As one of the best-known companies in the high-end PC peripherals business, SilverStone needs little introduction. The company has made a name for itself with its variety of boutique products, especially off-beat and compact designs. And, even though the company has diversified over time into several other segments of the market, their unique cases and assorted power supply units (PSUs) remains their most defining product lines to this day.

It's a field that SilverStone has become so entrenched in that although other companies produce compact PCs and related peripherals as well, none of them are really trying to be SilverStone's peer. As a result, SilverStone is one of the very few companies with a true variety of small form factor power and cooling solutions, rather than just a token device or two. Even with relatively standard, ATX-compliant equipment, SilverStone’s power products tend to have great power-per-volume ratios.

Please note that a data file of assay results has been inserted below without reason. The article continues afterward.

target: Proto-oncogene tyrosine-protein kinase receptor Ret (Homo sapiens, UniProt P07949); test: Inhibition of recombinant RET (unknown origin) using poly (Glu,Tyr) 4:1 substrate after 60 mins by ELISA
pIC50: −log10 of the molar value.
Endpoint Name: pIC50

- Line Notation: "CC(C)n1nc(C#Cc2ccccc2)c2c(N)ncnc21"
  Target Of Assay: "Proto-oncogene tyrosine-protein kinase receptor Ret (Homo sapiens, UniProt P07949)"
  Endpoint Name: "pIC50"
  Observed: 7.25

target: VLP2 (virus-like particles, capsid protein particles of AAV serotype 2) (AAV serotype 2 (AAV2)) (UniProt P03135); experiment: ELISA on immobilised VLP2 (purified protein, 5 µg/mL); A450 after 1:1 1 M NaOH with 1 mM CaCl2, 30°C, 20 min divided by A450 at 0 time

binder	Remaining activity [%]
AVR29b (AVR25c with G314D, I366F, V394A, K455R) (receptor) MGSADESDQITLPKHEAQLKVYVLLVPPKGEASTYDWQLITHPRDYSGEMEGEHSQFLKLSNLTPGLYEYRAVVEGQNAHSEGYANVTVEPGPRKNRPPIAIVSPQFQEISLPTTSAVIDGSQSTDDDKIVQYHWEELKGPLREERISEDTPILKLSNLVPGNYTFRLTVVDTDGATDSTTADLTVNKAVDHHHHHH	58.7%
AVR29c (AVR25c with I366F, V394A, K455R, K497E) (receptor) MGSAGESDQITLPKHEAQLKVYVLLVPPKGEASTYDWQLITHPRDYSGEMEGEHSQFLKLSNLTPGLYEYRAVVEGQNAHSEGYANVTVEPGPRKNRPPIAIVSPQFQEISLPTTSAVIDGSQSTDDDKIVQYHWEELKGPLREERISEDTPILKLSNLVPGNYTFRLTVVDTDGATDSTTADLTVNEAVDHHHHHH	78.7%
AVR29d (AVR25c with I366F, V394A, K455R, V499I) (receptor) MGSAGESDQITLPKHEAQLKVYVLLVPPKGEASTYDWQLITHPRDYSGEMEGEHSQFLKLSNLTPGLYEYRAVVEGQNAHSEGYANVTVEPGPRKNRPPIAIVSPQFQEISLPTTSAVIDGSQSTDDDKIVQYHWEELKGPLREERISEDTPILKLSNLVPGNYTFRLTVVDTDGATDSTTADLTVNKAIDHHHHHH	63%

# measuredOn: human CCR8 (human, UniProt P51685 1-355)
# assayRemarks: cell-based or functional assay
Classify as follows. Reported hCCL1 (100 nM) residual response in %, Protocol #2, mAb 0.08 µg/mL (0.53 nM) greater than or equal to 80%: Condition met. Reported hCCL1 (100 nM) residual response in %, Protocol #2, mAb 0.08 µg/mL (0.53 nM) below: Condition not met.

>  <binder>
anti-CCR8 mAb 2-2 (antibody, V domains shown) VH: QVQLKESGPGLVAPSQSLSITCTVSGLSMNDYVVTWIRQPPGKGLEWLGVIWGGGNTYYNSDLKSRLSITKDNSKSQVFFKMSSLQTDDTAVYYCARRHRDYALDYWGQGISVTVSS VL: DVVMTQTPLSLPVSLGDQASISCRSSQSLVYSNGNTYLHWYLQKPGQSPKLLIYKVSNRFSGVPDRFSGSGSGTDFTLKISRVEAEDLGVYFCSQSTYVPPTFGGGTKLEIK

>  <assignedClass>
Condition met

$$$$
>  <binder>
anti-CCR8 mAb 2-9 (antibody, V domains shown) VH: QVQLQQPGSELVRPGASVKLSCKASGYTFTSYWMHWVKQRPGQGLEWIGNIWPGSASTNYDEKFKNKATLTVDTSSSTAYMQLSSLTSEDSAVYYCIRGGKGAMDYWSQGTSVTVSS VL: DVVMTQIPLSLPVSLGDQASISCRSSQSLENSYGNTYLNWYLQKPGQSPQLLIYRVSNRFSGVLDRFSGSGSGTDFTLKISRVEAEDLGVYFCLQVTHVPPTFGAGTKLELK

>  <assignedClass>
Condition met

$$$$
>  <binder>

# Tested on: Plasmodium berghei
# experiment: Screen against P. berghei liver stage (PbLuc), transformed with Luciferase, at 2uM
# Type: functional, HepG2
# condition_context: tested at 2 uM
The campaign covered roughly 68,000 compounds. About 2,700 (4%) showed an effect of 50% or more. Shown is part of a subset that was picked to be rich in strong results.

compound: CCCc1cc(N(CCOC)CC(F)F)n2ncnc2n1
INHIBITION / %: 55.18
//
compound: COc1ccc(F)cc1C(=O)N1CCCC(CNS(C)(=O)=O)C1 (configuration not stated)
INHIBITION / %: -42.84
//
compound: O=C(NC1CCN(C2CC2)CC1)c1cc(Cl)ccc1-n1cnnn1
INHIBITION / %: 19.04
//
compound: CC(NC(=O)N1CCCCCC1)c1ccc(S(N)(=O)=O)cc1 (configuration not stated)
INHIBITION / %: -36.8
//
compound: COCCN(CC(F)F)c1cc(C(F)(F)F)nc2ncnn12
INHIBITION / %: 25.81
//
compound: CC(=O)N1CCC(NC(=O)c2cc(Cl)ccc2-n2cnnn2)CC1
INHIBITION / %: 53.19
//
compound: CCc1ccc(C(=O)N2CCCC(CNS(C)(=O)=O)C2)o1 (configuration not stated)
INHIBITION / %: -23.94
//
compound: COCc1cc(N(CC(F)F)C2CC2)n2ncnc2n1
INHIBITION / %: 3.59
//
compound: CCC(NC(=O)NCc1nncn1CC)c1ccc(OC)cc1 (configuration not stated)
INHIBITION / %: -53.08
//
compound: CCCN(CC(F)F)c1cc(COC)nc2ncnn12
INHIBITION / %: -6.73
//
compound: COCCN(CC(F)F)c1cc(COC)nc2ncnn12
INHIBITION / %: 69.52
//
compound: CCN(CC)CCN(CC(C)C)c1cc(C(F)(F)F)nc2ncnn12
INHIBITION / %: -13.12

For today’s review, we are taking a look at the FX500, a very different PSU than the typical ATX fare that we typically cover. SilverStone’s FX500 is a Flex-ATX format PSU, with the tiny physical proportions that entails, and yet can output up to 500 Watts while meeting 80Plus Gold efficiency standard. Few OEMs – let alone retail companies – bother to develop advanced PSU platforms that are smaller than the full ATX format, making compact PSUs an underserved market. All told, we have seen a few high-end SFX units in the past couple of years, but nothing smaller or even different than that. This makes the the Flex-ATX FX500 a very rare product, as one of the only high-power Flex-ATX PSUs on the market.

Power specifications ( Rated @ 40 °C )
AC INPUT 100 - 240 VAC, 50 - 60 Hz
RAIL +3.3V +5V +12V +5Vsb -12V
MAX OUTPUT 14A 17A 41.67A 2.5A 0.3A
90W 500W 12.5W 3.6W
TOTAL 500W
 

Packaging and Bundle